9. Don’t overdo it, and don’t do too much too soon. It’s really common for newbie exercisers or newcomers to a training plan/sport to avidly embrace the routine without paying attention to how their body is responding – but things can quickly turn south if you take on too many elements of training too soon or if you take on too-heavy loads, too high an intensity or too much volume (or all three) for your current fitness level. Keep in mind that even with a perfect training or exercise plan, you’ll experience dips in energy levels/performance and minor regressions in your progression. Your improvement from training should ideally undulate in a wavelike fashion, with minor ups and downs, but always with the peaks of each subsequent wave cresting higher than the previous waves’ peaks. If they’re not regularly peaking higher than before, you’re probably overtraining or training improperly to improve your weaknesses (i.e. undertraining!), or both (yes, you can both overtrain and undertrain at the same time – you can overtrain your strengths while ignoring your weaknesses – worst of both worlds!).This is why it’s a good idea to deliberately include lighter weeks (or even lighter months) of training in every athlete’s or regular exerciser’s training plan. A lighter week is a week in which nothing is set in stone and you can take each workout as lightly (or even not at all) as your feelings of recovery and your excitement about physical activity dictates. This allows your body to heal and recover from any minor injuries or aches and pains. Rest is as important as working out, since muscles only grow stronger when you rest. You don’t want to hate moving your body or cultivate feelings of dread about workouts, and you definitely don’t want to end up with overtraining syndrome or overuse injuries. Of course, you can overdo it on the resting side of things, too – this is where honest self-assessment comes into play, where you have to ask yourself if you’re avoiding a workout because it might be hard, or because you’re actually too tired to do it.
 
10. Remember that it’s not about what others can do; if they’re working hard at whatever level they’re at, they’re actually having a similar experience to yours, even if what you can do is easy for them – and vice versa. Let go of concerns about comparing your body’s performance and abilities with other people’s bodies and their capabilities, whether natural or trained or (most likely) a combination of the two. Instead, focus on what you can do to enhance and improve your own innate physical capabilities and work to embrace your enjoyment of those capabilities by finding the joy in movement and training your body to move more adeptly and proficiently. Consider how and explore ways to effectively and efficiently change what you can’t do physically into what you can do if that’s important to you, keeping in mind all the while that enjoying the experience of testing and pushing your personal physical capabilities in the present moment – and learning to enjoy this self-driven process now – is every bit as important, if not more important, than attaining some future fitness-related goal.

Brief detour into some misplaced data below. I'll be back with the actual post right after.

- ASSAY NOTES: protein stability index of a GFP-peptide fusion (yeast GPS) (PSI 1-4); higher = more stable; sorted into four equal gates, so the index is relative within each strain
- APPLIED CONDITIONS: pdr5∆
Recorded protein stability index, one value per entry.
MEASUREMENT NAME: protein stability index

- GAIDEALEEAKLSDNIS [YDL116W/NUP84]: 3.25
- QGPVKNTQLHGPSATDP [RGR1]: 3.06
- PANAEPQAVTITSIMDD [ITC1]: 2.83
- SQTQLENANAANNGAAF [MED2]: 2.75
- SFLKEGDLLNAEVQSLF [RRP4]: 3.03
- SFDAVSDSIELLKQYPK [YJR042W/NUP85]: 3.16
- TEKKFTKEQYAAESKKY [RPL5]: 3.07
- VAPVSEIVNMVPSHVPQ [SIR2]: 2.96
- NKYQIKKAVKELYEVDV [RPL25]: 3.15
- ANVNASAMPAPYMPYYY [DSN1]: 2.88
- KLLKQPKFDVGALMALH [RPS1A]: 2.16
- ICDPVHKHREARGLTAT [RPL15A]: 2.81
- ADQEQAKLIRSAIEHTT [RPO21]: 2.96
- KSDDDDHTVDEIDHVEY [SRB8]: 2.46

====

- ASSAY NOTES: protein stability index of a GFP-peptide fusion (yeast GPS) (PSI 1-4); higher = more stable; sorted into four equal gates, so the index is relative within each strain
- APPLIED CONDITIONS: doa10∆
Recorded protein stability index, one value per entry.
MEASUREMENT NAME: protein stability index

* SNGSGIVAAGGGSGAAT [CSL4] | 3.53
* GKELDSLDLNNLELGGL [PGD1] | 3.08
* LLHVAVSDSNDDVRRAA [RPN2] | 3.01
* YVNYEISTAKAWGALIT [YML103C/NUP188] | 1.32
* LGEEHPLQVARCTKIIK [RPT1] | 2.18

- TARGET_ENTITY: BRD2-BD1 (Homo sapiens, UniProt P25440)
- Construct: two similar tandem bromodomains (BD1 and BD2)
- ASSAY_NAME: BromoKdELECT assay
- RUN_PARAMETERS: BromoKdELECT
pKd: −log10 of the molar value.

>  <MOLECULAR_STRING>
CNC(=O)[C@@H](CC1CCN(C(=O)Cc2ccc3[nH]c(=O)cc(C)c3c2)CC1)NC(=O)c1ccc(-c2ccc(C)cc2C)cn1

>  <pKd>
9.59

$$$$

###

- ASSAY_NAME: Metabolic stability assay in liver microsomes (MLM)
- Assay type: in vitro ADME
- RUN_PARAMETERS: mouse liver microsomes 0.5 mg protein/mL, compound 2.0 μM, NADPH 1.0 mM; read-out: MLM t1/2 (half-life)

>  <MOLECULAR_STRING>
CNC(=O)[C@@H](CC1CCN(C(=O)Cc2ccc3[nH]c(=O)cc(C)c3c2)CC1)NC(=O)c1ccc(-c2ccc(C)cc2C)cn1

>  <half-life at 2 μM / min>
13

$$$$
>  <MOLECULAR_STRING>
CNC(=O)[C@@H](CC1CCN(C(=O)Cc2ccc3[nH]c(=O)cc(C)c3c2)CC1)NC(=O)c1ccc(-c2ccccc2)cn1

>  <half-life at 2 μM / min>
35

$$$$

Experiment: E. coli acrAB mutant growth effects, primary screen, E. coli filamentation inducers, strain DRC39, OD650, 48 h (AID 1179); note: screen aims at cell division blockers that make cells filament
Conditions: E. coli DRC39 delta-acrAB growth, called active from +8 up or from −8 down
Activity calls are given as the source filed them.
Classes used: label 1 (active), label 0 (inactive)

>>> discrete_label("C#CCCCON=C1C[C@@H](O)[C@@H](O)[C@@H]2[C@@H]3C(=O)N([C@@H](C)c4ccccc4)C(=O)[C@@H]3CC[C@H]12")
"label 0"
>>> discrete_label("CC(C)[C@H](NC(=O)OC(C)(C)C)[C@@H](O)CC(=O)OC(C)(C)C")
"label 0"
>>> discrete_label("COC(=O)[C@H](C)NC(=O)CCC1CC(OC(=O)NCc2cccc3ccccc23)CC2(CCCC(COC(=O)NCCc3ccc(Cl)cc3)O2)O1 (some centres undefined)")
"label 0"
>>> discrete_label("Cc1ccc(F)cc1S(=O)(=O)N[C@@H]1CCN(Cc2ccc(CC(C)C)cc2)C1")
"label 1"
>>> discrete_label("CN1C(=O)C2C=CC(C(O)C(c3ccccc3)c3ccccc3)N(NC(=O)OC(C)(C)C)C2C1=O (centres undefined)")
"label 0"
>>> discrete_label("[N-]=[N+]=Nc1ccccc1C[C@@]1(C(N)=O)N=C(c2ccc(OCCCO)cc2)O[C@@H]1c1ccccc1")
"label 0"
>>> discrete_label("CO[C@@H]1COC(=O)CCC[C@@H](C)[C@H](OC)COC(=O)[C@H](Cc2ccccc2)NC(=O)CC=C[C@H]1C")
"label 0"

The No. 1 thing that makes for a successful fitness plan or program is your ability, desire and commitment to stick with the exercise plan(s) you make. No matter how awesome an exercise plan might be in terms of training someone’s body in an ideal fashion to meet his or her goals, if that person is unable to sustain a commitment to the plan over time, the plan is a failure, through and through. A workout routine has to be something that is realistic and attainable for the person in question. It has to take into account both the strengths and the limitations of the individual. These limitations include not just current fitness level but also other relevant factors such as age, time constraints, budgetary considerations, stress levels at work/home, past injuries, health conditions and access to appropriate workout spaces, to name a few. As you work toward creating your ideal fitness plan, be sure to consider all of the above as keys to formulating a workable physical fitness routine.
 
A final thought to conclude this Stepping Stones series: Just as with efforts to modify your eating plan in order to lose weight, please forgive yourself now for any past workouts missed and move on. Now is the only time when you can do anything about your fitness level (or any aspect of your life you want to change, for that matter) – the past is gone and can’t be altered. It’s simply not productive to live in or dwell on the unchangeable past. Rather, it’s far more effective and important to seize the present moment and to strive to make changes – taking those first small steps that can lead to bigger transformations, overall fulfillment and greater enjoyment of life – now.
 
“If you go step by step, there will be no problems. Enjoy each step. Trying to leap many steps at once can be a problem.” (From “The Heart of Yoga: Developing a Personal Practice,”) ~ T.K.V. Desikachar
 
~ Alli Rainey, prAna Ambassador
 
Read Steps 1-5
 
Learn more about Alli